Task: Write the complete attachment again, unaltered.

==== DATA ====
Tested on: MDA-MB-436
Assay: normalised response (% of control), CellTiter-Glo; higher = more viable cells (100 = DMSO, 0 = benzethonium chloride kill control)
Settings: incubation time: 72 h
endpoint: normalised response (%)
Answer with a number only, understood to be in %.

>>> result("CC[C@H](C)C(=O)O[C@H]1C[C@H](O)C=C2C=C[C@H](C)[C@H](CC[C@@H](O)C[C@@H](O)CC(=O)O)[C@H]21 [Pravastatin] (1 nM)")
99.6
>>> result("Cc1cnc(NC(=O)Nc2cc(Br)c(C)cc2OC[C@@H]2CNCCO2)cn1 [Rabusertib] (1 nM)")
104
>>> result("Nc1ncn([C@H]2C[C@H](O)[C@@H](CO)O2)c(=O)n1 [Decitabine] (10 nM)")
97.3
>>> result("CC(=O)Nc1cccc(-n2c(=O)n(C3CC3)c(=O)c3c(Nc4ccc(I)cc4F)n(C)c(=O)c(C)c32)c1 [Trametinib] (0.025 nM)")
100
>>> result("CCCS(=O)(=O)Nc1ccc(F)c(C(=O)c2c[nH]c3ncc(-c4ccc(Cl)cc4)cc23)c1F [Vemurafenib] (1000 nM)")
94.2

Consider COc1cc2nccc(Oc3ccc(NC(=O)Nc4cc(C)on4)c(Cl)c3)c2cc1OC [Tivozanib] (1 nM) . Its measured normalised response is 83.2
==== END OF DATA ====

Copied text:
Tested on: MDA-MB-436
Assay: normalised response (% of control), CellTiter-Glo; higher = more viable cells (100 = DMSO, 0 = benzethonium chloride kill control)
Settings: incubation time: 72 h
endpoint: normalised response (%)
Answer with a number only, understood to be in %.

>>> result("CC[C@H](C)C(=O)O[C@H]1C[C@H](O)C=C2C=C[C@H](C)[C@H](CC[C@@H](O)C[C@@H](O)CC(=O)O)[C@H]21 [Pravastatin] (1 nM)")
99.6
>>> result("Cc1cnc(NC(=O)Nc2cc(Br)c(C)cc2OC[C@@H]2CNCCO2)cn1 [Rabusertib] (1 nM)")
104
>>> result("Nc1ncn([C@H]2C[C@H](O)[C@@H](CO)O2)c(=O)n1 [Decitabine] (10 nM)")
97.3
>>> result("CC(=O)Nc1cccc(-n2c(=O)n(C3CC3)c(=O)c3c(Nc4ccc(I)cc4F)n(C)c(=O)c(C)c32)c1 [Trametinib] (0.025 nM)")
100
>>> result("CCCS(=O)(=O)Nc1ccc(F)c(C(=O)c2c[nH]c3ncc(-c4ccc(Cl)cc4)cc23)c1F [Vemurafenib] (1000 nM)")
94.2

Consider COc1cc2nccc(Oc3ccc(NC(=O)Nc4cc(C)on4)c(Cl)c3)c2cc1OC [Tivozanib] (1 nM) . Its measured normalised response is 83.2